There's no place like Twitter if you enjoy learning all sorts of new things; a constant stream of tantalizing links flows by.
Graphic and paper artist, Patricia Zapata (Twitter name alittlehut) tweeted yesterday about these cute woven shoes. Designed by Colin Lin and manufactured by a company called All Black, they're made of... can you guess?... newspaper!
Recycled strips of newsprint are folded and woven in a lattice pattern by Chinese cottage industry artisans (who we trust are being paid a fair wage) and then dipped in plastic for durability in a Taiwanese factory.
One thing led to another, as they sometimes do... not an hour later I noticed I had a new Twitter follower, bookbinder Sarah Hindmarch (repaper). Skimming her recent tweets, I noticed this intriguing one: Museum conservation gets some love, Slate.com takes a look at the trouble with plastic art. http://www.slate.com/id/2221963/
So I clicked on the link and came across this food for thought:
"Worst of all, when plastics weep and bleed they can corrupt everything around them. Chemicals evaporate from their surface and acidify any moisture inside a display case. This causes mini bouts of acid rain that in turn eat away at the plastic in nearby objects—as well as any cloth, metal, or paper in those objects."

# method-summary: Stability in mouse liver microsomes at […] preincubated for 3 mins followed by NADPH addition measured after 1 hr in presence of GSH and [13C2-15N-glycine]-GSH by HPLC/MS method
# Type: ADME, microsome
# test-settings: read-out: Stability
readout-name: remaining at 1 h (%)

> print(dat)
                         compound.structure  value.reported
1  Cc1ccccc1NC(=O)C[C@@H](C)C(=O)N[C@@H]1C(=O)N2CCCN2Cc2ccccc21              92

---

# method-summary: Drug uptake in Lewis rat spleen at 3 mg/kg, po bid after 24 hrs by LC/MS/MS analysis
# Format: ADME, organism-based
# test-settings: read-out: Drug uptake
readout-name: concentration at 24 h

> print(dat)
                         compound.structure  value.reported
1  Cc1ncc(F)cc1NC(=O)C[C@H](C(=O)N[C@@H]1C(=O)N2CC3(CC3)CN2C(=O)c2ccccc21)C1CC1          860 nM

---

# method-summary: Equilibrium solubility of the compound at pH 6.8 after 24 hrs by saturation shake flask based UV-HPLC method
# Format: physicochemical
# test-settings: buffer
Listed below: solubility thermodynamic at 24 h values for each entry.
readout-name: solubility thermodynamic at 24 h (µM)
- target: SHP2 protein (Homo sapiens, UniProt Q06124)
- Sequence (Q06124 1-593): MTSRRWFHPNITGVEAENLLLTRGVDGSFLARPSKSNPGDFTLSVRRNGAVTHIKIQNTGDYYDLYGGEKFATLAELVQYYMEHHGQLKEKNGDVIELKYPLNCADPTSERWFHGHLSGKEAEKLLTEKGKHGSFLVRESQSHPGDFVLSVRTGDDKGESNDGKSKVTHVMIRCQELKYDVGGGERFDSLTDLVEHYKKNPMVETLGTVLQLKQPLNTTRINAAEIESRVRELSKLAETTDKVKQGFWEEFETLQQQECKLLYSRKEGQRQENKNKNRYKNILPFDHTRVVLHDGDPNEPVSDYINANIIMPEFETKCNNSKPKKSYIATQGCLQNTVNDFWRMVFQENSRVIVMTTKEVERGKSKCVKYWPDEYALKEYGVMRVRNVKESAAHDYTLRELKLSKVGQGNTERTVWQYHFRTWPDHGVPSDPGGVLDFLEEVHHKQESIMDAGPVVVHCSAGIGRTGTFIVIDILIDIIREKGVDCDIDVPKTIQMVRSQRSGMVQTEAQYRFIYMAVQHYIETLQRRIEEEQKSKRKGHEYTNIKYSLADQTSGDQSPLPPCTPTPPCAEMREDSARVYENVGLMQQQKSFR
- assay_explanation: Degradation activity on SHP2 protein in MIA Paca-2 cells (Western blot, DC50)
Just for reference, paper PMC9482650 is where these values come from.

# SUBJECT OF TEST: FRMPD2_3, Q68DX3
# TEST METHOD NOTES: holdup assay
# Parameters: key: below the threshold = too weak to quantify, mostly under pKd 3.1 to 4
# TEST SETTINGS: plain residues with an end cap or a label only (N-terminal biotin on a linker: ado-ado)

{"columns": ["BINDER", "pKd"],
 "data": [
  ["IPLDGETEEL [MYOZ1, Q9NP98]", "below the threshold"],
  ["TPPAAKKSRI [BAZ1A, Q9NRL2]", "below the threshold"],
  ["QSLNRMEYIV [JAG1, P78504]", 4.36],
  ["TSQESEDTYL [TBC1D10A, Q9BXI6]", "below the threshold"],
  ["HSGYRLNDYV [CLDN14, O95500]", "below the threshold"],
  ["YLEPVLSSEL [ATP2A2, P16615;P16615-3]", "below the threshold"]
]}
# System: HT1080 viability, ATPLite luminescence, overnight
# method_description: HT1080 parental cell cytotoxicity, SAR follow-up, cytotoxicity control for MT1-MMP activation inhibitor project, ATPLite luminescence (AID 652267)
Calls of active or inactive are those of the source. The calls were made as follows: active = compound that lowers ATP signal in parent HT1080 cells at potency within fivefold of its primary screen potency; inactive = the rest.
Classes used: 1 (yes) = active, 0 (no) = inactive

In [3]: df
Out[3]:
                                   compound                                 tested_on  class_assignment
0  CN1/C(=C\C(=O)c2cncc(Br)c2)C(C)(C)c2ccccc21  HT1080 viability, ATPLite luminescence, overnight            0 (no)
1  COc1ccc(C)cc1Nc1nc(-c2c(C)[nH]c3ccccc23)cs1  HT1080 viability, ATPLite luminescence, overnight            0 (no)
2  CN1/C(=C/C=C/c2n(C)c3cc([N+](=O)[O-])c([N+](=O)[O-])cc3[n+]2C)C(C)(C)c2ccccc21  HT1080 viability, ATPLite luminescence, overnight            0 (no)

Coating newspaper shoes in plastic for durability makes sense, but what will happen over time to quilling paper that's been sprayed with an acrylic fixative? It would be a shame if what is often used to "protect" the paper actually does more harm than good.
Since we know that some paper filigree pieces from the 1700s have held up quite well when kept in controlled humidity and light conditions, I personally think it's best to coat only those paper filigree pieces that will receive much handling, but not those that I'd like to last more than a couple of decades.
And speaking of quilling that's been well preserved, you might remember my mention of this antique piece. It was blogged about on Give It a Twirl recently. If you'd like to own a piece of history, the privately held work has now been listed on Ebay.